Finding Aid: Jan./Feb. 1984


The complete issue

Vol. V, No. 4
(32 pages)

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Cover image
Turn-of-the-century U.S. infantry are in this group photograph, likely taken in the Philippines.

Editor’s Desk (p. 1)
The editor writes about the last of Joseph Bilby’s last in his series of articles on the 15th New Jersey Infantry. He also outlines further contributions by Mr. Bilby, as well as anticipated articles ranging from a survey of sharpshooter uniforms to further unit histories to a pictorial of Civil War battleflags.

Mail Call (p. 2)
There are requests for information from a few readers as well as from Military Images. Two points of clarification are provided by readers. One is that the “table knives” in the belts of two soldiers identified in a previous issue are actually ornate silver-hilted Bowie knives. A badge is also identified as coming from cavalry saddles, initially used with the 1847 Grimsley dragoon saddle. In addition, the episode described between Dr. Gibbs and Stephen Crane was the inspiration for Crane’s story “The Upturned Face.”

Seeing the Elephant: 15th New Jersey at Salem Church by Joseph G. Bilby (pp. 3-4, 6-15)
The article begins by recounting the events that are now collectively known as the Battle of Chancellorsville in early May 1863. Taking place in and around the difficult “Wilderness” that predominated the area, the focus of the article is on the men of the 15th New Jersey, who held a position covering the Union left flank as it advanced on the Confederate-held Marye’s Heights. Known as Second Fredericksburg, the Confederates were thrown back and retreated towards their main army in action at Chancellorsville, with Federal units, including the 15th New Jersey, following behind. McLaws’ Division was sent by Lee to support Wilcox’s forces. They met up at Salem Church, and there on May 3, 1863, the fighting commenced. The author provides many individual stories, such as that of Private Abraham Baird of Company E, whose image is included in the article, as well as two sidebars discussing “Regimental Strengths in the Civil War” and a letter written by Col. William Penrose of the 15th regarding the failure of the Enfield muskets distributed to his troops. The article concludes with an “Epilogue” which tells the further stories of some of the individual soldiers included in the article.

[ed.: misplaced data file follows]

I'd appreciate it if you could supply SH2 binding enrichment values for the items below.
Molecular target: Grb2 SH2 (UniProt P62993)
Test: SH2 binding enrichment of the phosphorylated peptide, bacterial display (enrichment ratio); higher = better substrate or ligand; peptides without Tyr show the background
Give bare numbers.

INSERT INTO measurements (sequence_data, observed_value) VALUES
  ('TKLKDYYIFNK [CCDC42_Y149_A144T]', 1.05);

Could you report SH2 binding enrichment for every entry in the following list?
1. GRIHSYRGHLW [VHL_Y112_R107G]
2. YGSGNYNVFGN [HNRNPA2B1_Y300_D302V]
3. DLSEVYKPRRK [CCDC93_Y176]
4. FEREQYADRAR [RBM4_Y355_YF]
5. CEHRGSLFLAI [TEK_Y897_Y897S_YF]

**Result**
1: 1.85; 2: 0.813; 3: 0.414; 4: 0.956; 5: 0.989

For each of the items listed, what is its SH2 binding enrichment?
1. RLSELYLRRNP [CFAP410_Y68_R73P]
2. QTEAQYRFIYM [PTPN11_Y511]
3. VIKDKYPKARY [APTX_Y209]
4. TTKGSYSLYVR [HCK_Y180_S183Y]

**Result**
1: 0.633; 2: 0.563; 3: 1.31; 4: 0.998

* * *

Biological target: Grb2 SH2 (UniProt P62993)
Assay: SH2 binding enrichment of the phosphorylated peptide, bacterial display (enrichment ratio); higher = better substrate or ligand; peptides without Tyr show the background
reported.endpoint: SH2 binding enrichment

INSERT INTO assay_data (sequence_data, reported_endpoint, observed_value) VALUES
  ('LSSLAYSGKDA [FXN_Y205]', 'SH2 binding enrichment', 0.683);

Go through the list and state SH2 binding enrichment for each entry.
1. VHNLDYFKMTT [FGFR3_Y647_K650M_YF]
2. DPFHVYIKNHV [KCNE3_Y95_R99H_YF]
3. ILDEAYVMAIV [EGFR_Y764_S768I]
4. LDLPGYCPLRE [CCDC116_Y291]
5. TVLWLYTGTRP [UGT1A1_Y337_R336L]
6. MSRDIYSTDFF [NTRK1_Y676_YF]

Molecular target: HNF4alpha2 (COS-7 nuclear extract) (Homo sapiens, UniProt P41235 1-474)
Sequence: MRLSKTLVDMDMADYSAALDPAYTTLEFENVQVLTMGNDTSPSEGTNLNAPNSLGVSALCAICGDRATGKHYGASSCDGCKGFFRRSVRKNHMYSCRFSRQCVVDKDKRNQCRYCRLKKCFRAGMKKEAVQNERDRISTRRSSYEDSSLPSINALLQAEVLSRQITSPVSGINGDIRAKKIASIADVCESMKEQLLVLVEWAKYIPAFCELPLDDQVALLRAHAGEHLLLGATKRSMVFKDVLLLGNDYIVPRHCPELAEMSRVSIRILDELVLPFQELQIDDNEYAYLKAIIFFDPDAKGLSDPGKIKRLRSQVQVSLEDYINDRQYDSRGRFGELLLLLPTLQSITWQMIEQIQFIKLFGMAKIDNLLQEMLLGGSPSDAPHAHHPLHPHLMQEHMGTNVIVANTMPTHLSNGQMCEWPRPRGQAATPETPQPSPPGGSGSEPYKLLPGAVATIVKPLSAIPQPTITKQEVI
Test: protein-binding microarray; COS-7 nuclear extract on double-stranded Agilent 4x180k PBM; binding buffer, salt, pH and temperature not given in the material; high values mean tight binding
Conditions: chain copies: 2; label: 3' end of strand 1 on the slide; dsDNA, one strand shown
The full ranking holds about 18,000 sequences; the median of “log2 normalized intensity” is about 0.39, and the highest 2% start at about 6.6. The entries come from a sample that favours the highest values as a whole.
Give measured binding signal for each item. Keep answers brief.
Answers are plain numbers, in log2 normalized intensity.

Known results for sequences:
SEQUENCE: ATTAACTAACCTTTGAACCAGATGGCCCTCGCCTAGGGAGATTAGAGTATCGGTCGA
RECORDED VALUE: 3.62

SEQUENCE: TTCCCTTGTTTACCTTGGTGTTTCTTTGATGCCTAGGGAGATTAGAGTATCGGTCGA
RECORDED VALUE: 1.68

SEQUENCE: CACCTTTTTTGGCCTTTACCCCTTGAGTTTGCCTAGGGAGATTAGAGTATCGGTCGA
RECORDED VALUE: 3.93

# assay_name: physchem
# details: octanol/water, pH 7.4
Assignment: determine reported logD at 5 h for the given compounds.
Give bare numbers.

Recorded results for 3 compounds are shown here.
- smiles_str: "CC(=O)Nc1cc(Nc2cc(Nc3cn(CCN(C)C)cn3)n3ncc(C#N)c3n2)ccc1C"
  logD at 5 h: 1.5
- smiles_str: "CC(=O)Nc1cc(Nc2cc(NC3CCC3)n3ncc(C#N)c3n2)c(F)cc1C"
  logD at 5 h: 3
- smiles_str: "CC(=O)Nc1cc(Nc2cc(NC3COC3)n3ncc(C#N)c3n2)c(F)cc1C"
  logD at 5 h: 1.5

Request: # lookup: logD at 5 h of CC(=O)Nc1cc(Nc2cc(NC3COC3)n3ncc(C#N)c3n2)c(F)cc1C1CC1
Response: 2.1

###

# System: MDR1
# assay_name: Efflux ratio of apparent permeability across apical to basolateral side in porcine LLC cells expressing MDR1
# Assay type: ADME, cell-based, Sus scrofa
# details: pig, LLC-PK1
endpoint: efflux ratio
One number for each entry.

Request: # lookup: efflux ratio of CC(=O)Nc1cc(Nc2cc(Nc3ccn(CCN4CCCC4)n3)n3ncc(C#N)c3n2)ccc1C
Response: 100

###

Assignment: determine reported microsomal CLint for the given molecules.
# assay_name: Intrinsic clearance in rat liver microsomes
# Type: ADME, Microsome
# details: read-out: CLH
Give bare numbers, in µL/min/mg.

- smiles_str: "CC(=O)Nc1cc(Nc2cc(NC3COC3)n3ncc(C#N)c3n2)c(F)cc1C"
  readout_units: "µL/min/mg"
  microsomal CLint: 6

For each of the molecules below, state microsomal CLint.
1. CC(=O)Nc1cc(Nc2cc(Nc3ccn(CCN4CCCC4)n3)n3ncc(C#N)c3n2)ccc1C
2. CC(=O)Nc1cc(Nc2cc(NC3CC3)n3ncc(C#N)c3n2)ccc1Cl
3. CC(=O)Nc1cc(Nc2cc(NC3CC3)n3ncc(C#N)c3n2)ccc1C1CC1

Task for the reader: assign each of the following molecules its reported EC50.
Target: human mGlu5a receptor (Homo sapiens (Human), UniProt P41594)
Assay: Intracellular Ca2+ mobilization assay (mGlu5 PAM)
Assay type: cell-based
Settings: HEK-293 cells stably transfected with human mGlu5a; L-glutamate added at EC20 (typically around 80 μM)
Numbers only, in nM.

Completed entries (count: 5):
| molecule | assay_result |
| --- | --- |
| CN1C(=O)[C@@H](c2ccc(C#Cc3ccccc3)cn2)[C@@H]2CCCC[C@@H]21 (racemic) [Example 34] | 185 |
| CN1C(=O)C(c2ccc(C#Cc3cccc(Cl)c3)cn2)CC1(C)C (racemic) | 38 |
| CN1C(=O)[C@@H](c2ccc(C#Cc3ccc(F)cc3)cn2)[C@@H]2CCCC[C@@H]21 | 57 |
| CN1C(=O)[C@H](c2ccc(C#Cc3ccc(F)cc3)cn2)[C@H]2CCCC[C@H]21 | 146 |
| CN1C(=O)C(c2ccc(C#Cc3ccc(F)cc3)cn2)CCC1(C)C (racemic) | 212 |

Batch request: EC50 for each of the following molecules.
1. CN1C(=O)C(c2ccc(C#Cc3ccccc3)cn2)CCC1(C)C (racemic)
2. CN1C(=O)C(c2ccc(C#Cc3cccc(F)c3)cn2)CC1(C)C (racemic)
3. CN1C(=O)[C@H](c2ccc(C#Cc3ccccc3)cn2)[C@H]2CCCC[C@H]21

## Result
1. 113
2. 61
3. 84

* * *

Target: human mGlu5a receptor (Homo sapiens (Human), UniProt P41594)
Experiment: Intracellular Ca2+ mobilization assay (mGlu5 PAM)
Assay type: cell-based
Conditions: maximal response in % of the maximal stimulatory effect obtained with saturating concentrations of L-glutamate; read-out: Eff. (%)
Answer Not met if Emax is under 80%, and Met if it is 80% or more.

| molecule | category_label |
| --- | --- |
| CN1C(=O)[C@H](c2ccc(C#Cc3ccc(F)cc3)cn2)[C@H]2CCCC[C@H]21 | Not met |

The Famous “Petersburg” Photo by Brian Pohanka (p. 5)
Inset in the article by Joseph Bilby, the image which has been usually identified as being taken of troops during the Siege of Petersburg was actually taken just prior to the action at Salem Church, the topic of the article in which it has been inserted. The detailed history of this and two others taken by A.J. Russell at the time will be the topic of a future issue of MI.

That Crazy Cap by Monte Akers (pp. 16-19)
Probably one of the most unique examples of Civil War headgear, seven examples of New Hampshire’s 1st through 5th Volunteer Infantry are presented in this pictorial. These units are often misidentified as Confederates, as the state of New Hampshire also issued their infantry units with grey coats. But it is the dark wool hat with the leather brim on front and back to ward off the sun that identifies them as belonging to the initial New Hampshire infantry regiments.